On-Demand Transit API Guidelines
Transit integrates on-demand microtransit services for a number of transit agencies. This page outlines Transit’s requirements to build a deeplink integration, which connects users to a partner app in which they can request or book the trip, with a new partner. In this model, users can use Transit to discover the microtransit service, plan trips using the service, and receive information about the approximate cost and travel time for an a-to-b trip or multimodal trip connecting to fixed-route service. Transit launches the partner’s app to perform ride requests.
The expected APIs and other guidelines for these integrations are provided below. The list of requirements isn’t meant to be exhaustive, but should help the microtransit partner understand the minimum level of commitment needed for an integration.
The General On-Demand Format Specification lite (GOFS-lite) allows on-demand service providers to define their service in a lightweight format that can be consumed by transport applications in an interoperable way. See GOFS-lite on GitHub for the complete spec.
Wait times can be provided in two different ways: for the whole system at once, using a format similar to GTFS-realtime or via an API that will provide the wait time for a specific pickup point. The latter is the preferred approach as it is less complex to integrate.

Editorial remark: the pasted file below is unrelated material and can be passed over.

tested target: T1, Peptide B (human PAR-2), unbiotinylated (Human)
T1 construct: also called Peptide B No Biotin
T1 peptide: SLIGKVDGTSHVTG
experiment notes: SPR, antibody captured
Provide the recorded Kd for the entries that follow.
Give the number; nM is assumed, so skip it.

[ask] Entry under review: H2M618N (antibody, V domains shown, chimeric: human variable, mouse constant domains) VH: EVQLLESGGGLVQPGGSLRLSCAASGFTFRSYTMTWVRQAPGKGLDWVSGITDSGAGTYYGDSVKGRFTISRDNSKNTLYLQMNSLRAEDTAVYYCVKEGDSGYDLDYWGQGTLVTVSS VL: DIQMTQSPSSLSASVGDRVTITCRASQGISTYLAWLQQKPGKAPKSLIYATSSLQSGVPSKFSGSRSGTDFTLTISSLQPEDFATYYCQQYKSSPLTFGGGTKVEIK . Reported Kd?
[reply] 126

Creating the deeplink
There are two methods that allow Transit to request a ride on behalf of the user by launching the app of the on-demand partner: an attribution deeplink (which is preferred) or a URL scheme. Both the attribution deeplink and the URL scheme should accept origin, destination and product ID.
- Attribution deeplink (preferred): launches the app store if the user doesn’t have the partner app installed. If the user does have the partner app installed, it opens the partner app instead. This allows the partner to attribute the request to Transit. The partner may look into using Firebase Dynamic Links or branch.io to manage attribution.
- Alternatively, a ride request URL scheme directly opens the partner app. Transit must check if the user has the partner app installed or not. If this scenario is chosen, Transit and the partner must discuss a way to attribute the requests to Transit.
With either method, the Bundle ID or URL scheme of the app is required so that Transit can see if the app is currently installed.
The following should also be provided to Transit:
- A published link to the partner’s GOFS-lite document
- API endpoints and API keys for staging and production environments if using the wait times API
- Up-to-date API documentation
- If the partner’s app isn’t (yet) publicly available, a test build for both iOS and Android should be provided
- Technical contact to whom Transit can ask questions regarding the integration